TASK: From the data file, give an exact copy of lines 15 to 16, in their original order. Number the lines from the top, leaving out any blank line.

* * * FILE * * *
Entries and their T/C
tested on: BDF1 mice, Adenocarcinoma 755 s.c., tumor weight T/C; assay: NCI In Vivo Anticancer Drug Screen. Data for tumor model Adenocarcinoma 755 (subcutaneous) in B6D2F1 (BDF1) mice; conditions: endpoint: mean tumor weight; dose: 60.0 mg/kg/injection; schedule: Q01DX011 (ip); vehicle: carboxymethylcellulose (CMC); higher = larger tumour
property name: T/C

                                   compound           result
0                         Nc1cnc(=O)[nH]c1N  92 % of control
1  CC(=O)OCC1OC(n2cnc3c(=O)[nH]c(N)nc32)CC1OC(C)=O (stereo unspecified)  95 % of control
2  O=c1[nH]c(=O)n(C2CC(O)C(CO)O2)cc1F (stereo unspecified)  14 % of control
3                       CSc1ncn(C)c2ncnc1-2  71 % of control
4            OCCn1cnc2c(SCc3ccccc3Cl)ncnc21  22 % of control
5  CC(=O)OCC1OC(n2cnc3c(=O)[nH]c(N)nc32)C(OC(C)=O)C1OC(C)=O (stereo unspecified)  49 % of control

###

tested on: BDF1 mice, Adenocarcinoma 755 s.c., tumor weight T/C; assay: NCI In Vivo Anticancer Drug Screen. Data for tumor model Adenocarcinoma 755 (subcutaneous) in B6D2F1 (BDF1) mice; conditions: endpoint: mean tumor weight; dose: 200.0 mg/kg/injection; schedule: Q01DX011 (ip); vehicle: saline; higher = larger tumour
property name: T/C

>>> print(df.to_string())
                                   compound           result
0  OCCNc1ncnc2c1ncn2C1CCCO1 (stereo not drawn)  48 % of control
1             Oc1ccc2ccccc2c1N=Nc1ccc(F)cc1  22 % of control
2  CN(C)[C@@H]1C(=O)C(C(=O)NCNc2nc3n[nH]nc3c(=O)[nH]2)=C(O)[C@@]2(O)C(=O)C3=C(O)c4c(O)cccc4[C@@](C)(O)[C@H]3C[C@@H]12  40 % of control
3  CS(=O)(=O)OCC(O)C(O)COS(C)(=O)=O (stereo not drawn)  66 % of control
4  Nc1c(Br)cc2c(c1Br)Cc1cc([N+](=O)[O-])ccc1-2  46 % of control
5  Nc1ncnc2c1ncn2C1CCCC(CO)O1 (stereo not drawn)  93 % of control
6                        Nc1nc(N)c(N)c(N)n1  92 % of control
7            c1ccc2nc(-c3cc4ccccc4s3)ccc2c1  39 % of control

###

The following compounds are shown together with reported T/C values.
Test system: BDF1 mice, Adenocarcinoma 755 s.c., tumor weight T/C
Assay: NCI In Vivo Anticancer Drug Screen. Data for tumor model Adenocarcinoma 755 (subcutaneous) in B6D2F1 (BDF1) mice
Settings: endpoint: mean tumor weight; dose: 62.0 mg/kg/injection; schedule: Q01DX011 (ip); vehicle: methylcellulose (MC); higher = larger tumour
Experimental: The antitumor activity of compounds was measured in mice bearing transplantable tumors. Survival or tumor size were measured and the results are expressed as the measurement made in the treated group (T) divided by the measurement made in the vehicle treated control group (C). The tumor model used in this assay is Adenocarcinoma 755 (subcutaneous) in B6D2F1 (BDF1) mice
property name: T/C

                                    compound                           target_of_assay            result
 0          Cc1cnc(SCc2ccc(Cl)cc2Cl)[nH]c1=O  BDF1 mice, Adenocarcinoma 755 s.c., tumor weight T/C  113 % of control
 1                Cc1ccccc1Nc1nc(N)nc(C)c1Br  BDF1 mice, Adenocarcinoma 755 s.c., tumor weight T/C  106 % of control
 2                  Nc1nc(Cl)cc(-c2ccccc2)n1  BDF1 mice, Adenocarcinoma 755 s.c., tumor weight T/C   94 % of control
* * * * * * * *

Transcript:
                                   compound           result
0  OCCNc1ncnc2c1ncn2C1CCCO1 (stereo not drawn)  48 % of control